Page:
Tag Archives: C.S. Lewis

CFP: “Gardeners of the Galaxies: How Imaginary Worlds Teach Us to Care for This One” by Sørina Higgins and Brenton Dickieson (Academic Deadline Extended to May 30th)

I am about to talk about gardening while my own garden is suffering from busy-related neglect. Even my little seedlings, planted with plenty of time for our last frost day (usually about June 10th in Prince Edward Island) have not … Continue reading

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My Conference Papers this Week in Canada and K’zoo on C.S. Lewis’ Constructed Language and Intertextuality, with a Note on the Impostor Syndrome

In an intriguing confluence of events, this week is Canada’s annual Congress of the Humanities and Social Sciences, Congress2022–what scholarly Canadians used to call “the Learneds”–and is at the same time as the International Congress on Medieval Studies, hosted by … Continue reading

Posted in Fictional Worlds, News & Links, Original Research, Studies in Words | Tagged , , , , , , , , , , , , , , | 8 Comments

Which Image Triggered C. S. Lewis’ Enthusiasm for Wagner’s Ring Cycle? A Proposal by Norbert Feinendegen

Since the first time I read C.S. Lewis’ peculiar and beautiful memoir, Surprised by Joy, I have been fascinated by Lewis’ numinous experience of joy that came with his encounter between a moment in Wagner’s Ring Cycle and one of … Continue reading

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The Literary Past and Future in C.S. Lewis’ “The Quest of Bleheris”: My Talk Tonight at the New York C.S. Lewis Society (Fri, Apr 8, 2022, 7:30pm Eastern on Zoom)

I am very pleased to be speaking tonight at the New York C.S. Lewis Society, the world’s oldest active society for sharing the enjoyment and considering the impact of C.S. Lewis‘ life and works. The New York C.S. Lewis Society … Continue reading

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John Bunyan’s Apology for his Book with a Note from C.S. Lewis on Writing as Holistic Discovery–and How Narnia Achieved the Bigness You See

In my blog post last week, “Bunyan and Others and Me: Vicarious Bookshelf Friendship and a Jazz Hands Theory of Reading,” I offered two “Theories of Reading” from my experience of trying to find sympathy with John Bunyan’s The Pilgrim’s … Continue reading

Posted in Memorable Quotes, On Writing, Reflections | Tagged , , , , , , , , , , , , | 5 Comments

Trees, Leaves, Vines, Circles: Reading and Writing The Layered Worlds of J.R.R. Tolkien’s Fiction: A Note on “Athrabeth Finrod ah Andreth” and “Leaf by Niggle”

When I was teaching J.R.R. Tolkien‘s “Athrabeth Finrod ah Andreth” for the first time a couple of years ago, we had a strong conversation around the “Debate between Finrod and Andreth.” For those who have not yet discovered it, the … Continue reading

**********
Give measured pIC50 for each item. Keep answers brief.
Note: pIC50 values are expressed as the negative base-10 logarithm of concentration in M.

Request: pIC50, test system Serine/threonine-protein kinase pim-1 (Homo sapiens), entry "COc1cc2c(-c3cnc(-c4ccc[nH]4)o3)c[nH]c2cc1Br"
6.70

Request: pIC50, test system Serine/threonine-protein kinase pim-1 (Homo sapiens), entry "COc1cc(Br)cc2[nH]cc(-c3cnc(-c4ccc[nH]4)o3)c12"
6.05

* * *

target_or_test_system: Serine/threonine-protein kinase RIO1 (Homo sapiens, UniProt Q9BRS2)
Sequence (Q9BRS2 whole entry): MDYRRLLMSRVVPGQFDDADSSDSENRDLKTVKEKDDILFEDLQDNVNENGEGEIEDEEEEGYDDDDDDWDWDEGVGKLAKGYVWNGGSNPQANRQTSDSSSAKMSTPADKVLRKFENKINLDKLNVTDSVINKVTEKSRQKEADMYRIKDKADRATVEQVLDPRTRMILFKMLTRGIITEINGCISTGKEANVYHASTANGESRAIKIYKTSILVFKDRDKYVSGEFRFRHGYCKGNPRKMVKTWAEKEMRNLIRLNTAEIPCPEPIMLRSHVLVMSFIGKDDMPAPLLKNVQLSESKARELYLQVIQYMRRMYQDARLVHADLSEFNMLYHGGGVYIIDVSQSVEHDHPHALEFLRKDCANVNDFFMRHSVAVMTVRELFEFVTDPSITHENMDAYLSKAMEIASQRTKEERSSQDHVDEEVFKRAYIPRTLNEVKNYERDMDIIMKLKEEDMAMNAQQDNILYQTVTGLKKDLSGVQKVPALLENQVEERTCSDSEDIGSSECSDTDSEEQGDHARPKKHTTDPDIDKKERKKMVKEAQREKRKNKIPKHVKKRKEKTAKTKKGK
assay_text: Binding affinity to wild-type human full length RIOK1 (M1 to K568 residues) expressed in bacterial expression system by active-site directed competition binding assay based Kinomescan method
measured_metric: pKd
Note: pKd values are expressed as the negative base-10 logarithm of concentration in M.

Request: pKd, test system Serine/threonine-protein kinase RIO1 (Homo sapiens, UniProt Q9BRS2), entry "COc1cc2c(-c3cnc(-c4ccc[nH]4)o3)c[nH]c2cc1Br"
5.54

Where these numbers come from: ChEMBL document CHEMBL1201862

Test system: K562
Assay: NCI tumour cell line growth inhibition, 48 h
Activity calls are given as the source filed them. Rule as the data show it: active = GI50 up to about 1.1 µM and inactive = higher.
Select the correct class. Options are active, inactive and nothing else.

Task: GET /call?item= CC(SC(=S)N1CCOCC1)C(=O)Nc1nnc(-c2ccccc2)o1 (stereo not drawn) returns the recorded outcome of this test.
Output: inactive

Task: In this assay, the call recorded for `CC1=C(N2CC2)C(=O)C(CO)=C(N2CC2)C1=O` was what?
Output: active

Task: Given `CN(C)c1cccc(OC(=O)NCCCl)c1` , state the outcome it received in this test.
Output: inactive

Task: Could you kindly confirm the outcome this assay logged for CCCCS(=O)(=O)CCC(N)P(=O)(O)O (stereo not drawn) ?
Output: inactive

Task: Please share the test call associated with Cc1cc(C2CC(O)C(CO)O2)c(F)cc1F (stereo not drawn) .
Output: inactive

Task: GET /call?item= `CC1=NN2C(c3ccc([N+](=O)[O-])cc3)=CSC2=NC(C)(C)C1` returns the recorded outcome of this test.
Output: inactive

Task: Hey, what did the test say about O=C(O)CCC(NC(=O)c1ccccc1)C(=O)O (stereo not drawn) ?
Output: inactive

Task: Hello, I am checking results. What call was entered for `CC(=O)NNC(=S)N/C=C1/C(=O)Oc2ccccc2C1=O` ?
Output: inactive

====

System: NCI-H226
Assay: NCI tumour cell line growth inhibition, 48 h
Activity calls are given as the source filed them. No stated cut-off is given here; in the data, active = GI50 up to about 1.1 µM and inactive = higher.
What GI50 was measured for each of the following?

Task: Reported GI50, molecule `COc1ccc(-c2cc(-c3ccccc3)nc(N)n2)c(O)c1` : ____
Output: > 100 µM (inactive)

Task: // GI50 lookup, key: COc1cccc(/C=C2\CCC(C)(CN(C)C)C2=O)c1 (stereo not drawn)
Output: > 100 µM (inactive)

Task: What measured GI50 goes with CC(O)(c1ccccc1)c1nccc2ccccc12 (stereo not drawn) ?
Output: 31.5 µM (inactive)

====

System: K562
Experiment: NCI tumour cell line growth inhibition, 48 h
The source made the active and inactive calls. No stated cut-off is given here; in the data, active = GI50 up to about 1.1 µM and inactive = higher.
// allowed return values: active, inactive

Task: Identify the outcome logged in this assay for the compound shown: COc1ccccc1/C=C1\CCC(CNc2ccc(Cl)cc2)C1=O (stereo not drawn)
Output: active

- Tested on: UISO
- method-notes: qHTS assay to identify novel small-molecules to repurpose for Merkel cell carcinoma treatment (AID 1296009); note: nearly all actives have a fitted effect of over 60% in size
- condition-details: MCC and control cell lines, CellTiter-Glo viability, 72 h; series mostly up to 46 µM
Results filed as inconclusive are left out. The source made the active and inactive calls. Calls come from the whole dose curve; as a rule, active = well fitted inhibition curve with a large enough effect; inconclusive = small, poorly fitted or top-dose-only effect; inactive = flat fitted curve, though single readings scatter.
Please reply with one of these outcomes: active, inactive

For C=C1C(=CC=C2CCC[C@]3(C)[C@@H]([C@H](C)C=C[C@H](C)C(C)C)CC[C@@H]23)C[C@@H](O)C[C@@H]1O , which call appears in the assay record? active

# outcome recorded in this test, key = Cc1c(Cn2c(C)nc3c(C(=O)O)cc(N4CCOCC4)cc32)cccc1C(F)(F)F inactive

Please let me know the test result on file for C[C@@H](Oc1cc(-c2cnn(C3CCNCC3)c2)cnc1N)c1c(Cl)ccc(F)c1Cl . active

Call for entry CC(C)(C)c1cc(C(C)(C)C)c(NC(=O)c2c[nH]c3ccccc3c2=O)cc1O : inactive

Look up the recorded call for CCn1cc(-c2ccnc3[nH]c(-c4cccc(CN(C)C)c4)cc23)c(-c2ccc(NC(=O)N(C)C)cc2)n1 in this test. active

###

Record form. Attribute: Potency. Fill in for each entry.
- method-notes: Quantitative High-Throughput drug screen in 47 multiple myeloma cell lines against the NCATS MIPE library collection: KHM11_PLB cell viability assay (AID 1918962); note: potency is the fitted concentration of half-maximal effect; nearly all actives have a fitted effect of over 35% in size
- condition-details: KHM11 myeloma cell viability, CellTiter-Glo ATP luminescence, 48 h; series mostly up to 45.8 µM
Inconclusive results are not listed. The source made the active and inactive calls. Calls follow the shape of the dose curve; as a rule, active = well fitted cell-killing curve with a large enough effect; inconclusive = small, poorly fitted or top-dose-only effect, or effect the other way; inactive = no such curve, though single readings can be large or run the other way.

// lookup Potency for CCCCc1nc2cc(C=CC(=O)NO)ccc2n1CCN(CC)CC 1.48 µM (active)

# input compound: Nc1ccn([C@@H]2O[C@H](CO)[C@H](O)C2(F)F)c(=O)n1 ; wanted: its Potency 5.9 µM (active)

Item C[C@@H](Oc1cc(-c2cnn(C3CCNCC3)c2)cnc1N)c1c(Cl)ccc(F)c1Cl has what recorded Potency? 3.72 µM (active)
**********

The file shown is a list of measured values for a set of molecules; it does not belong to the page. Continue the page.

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Bunyan and Others and Me: Vicarious Bookshelf Friendship and a Jazz Hands Theory of Reading

I have been quite open about the fact that I have had some difficulty finding true sympathy with John Bunyan’s The Pilgrim’s Progress. I even went so far as to admit that the text at one time had been for … Continue reading

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The Pilgrim’s Progress and the Nursery Bookshelf: A Book’s Journey (Throwback Thursday)

At A Pilgrim in Narnia, we have an occasional feature called “Throwback Thursday.” By raiding either my own blog-hoard or someone else’s, I find a blog post from the past and throw it back out into the digital world. This … Continue reading

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CFP: Gardeners of the Galaxies: How Imaginary Worlds Teach Us to Care for This One by Drs. Sørina Higgins and Brenton Dickieson

Hello dear readers! I am super pleased to announce that I am co-editing an academic book with my long-time friend and scholar, Dr. Sørina Higgins (of The Oddest Inkling fame, with edited volumes like the Mythopoeic Award-nominated Charles Williams play, … Continue reading

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“Reading Lewis’ Ransom Cycle” a Short Course with Dr. Sørina Higgins and the Signum SPACE Program

For some time, I have been wanting to highlight Signum University’s SPACE program. This is Signum’s new, innovative, popular, adult education program. “Academically serious but fun” is how they describe this affordable program that focuses “purely on the love of … Continue reading

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